My child is throwing things

Q: My 20 month old is throwing everything he can get his hands on.  No matter how many times I tell him to stop he keeps doing it. A: The behavior might be telling us that he wants to work on his throwing skills.  Instead of telling him what he can't do, tell him what he can do (throw balls outside, toss cotton balls into bowls).  I made bean and rice bags with my children to throw while they were practicing this skill. They threw them into a laundry basket or large mixing bowl. They also enjoyed throwing recycled paper made into balls. Another possibility is that your child is frustrated.  Throwing things is something humans have done forever.  Talk to your child and find out what is frustrating them.  Then teach them a replacement behavior.  Instead of throwing what you are frustrated with you can walk away, take a deep breath, put it aside until later, etc.).  Young children will act on instinct and do what they have seen their family or teachers do when frustrated.  Acknowle

Free Online Books for Kids

Free Online Books For Kids Oxford Owl.  Ages 3 to 11 Storyline Online .  All ages International Children's Digital Library.  All ages Open Library.  All ages Barnes & Noble Free Nook Books for Kids. All ages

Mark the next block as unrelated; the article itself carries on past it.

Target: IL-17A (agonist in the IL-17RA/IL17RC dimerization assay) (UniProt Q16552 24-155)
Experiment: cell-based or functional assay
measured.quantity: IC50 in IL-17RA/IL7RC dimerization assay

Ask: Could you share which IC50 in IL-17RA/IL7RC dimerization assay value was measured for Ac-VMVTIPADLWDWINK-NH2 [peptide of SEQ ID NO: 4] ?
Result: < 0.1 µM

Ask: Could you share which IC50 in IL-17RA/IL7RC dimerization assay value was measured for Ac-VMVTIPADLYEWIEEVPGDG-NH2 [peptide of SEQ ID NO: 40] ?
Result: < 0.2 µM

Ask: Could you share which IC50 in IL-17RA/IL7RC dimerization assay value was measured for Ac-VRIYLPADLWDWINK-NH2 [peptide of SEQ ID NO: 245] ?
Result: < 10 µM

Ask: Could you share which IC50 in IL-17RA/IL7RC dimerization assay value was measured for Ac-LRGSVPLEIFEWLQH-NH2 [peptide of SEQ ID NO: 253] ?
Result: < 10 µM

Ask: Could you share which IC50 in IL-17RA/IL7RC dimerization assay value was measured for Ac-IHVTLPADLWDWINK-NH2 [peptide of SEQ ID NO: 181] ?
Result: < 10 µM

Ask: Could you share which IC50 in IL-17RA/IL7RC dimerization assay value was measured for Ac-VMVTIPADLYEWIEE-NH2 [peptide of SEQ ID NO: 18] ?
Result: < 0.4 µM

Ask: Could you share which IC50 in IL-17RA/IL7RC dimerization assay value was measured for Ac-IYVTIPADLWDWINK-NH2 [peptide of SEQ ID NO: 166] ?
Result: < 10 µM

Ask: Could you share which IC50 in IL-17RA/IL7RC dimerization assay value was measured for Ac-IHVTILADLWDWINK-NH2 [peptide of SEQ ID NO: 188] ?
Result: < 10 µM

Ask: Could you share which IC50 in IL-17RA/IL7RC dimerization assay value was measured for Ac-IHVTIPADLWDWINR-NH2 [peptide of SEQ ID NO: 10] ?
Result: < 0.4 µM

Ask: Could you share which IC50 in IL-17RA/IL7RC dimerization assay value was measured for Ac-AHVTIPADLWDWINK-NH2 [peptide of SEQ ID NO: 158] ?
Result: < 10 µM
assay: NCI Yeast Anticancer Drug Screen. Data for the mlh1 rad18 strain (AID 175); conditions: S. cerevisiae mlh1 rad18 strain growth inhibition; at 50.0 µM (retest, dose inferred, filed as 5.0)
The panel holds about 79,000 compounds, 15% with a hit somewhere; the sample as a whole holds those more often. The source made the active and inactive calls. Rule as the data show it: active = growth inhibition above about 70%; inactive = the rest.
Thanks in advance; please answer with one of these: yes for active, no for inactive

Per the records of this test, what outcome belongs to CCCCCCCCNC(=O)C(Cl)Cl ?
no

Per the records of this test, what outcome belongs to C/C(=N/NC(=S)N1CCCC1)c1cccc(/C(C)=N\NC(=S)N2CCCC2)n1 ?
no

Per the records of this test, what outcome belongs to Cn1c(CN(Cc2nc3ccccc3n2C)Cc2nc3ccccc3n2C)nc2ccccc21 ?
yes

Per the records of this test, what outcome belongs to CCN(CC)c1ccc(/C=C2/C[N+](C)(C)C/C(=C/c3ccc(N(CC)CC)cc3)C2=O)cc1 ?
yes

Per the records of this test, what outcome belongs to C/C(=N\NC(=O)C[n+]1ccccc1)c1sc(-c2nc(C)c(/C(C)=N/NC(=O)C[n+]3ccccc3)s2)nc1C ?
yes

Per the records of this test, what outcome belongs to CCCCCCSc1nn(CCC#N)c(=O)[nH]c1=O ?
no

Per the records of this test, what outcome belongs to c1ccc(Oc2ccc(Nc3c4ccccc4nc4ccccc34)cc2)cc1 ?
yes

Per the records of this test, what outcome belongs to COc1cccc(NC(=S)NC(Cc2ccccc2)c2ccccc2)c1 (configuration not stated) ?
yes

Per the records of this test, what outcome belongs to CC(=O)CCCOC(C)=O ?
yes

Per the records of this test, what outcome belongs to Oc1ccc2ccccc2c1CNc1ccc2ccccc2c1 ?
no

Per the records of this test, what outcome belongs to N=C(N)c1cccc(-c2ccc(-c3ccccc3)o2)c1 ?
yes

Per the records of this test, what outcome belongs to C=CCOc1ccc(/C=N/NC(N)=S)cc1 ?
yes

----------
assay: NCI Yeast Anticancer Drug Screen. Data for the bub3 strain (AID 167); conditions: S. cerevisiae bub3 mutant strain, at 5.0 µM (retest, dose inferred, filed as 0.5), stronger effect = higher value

Should I make my 3 year old share his toys with his younger brother? A: To answer this question we must first look at where your children are in their social and emotional development. Below is the development progression for sharing (you can find the entire development planning tool under the resource tab).  Since they are still at either exploring later or building earlier you shouldn't expect them to share at this time. This is a time to teach them to ask if they want to play with each other's toys.  If the answer is no (which it usually is) then you will need to support your child when they become disappointed and upset that they cannot take a toy from their sibling.  I know this is very stressful for you as a parent, however, this is a critical stage of development.  You can model saying, "You really wanted his red car, I can tell you are upset."  Then gently find them a similar or duplicate toy.  You want your children to grow up respecting ea